I believe that the time has come to deal with the issue of colourism. If not, in years to come it would escalate into a huge problem.  I also believe that those who are most affected must step up and demand that these issues are discussed. Try to be open about it. Others should respect our rights and allow us space to work out these issues. I also believe that if we are able to address it in our homes, schools and places where it matters, if we are able to pass the culture of treating everyone equally to our children, removing that culture of separatism where light –skin see themselves superior to the dark-skinned, If we able to break that separatist chain of cycle then Africa and for that matter the world will be a better place.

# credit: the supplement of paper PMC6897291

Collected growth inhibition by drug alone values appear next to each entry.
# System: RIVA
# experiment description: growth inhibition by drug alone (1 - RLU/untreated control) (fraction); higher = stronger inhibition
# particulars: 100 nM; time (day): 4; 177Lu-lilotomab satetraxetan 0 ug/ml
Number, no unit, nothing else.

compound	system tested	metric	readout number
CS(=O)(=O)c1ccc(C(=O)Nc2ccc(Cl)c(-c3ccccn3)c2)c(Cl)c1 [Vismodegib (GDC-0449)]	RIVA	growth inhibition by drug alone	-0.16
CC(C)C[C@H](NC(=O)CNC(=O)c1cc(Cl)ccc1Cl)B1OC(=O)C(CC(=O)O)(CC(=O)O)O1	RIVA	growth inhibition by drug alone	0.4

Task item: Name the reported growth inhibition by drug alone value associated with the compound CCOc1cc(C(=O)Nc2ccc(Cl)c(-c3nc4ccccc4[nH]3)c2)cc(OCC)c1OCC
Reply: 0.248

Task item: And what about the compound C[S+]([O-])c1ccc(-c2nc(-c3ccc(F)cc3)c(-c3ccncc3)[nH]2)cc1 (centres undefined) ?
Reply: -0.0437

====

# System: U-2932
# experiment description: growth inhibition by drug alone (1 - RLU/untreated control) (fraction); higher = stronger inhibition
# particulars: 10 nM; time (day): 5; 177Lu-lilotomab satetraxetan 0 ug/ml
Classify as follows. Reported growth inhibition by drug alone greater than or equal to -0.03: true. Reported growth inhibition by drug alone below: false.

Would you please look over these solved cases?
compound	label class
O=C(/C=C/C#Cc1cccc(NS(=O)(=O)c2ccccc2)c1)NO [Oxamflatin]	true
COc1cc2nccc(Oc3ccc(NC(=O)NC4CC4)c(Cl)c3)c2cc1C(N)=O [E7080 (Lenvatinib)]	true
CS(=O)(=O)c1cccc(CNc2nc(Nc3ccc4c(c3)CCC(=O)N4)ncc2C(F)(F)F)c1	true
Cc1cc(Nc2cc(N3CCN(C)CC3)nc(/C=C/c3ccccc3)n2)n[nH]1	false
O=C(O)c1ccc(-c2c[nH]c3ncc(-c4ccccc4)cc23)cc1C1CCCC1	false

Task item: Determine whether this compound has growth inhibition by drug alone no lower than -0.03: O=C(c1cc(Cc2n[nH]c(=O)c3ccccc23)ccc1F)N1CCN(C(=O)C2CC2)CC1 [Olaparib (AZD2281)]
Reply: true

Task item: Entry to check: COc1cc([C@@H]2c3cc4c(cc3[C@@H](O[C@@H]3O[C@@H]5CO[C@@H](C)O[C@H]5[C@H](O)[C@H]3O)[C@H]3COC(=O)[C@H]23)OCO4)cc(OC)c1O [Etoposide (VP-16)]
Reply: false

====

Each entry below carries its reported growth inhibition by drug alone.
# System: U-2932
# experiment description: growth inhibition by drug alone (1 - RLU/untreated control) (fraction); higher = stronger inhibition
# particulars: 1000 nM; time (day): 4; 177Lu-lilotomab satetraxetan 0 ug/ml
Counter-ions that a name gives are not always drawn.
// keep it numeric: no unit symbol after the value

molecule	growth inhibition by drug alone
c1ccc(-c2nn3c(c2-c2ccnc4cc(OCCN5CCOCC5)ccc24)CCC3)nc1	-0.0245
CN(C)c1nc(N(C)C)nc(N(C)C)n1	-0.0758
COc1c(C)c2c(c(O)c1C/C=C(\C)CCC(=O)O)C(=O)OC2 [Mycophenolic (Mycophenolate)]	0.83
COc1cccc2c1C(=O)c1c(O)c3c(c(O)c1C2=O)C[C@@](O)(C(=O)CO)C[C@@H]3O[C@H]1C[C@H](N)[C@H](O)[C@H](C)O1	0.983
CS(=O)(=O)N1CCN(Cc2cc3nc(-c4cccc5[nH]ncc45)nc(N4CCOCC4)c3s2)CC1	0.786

The time for a world-wide change is now and it begins with the change in Africa. Without first addressing colourism it is impossible to fight racism and without tackling racism then we are nothing but conformists and supporters of the system.

 

By: Edna Lola Owusu-Ansah

CELEB STYLE: NOLLYWOOD ACTRESS KATE HENSHAW IS HAUTE IN BLACK

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Haute, haute, haute!!!How many times was that? The Nollywood veteran actress and newly published author was spotted in black. She is over 40 and she still gives the younger actresses a run for their money. We have  fallen in love with her ensemble but we are not sure about her flops?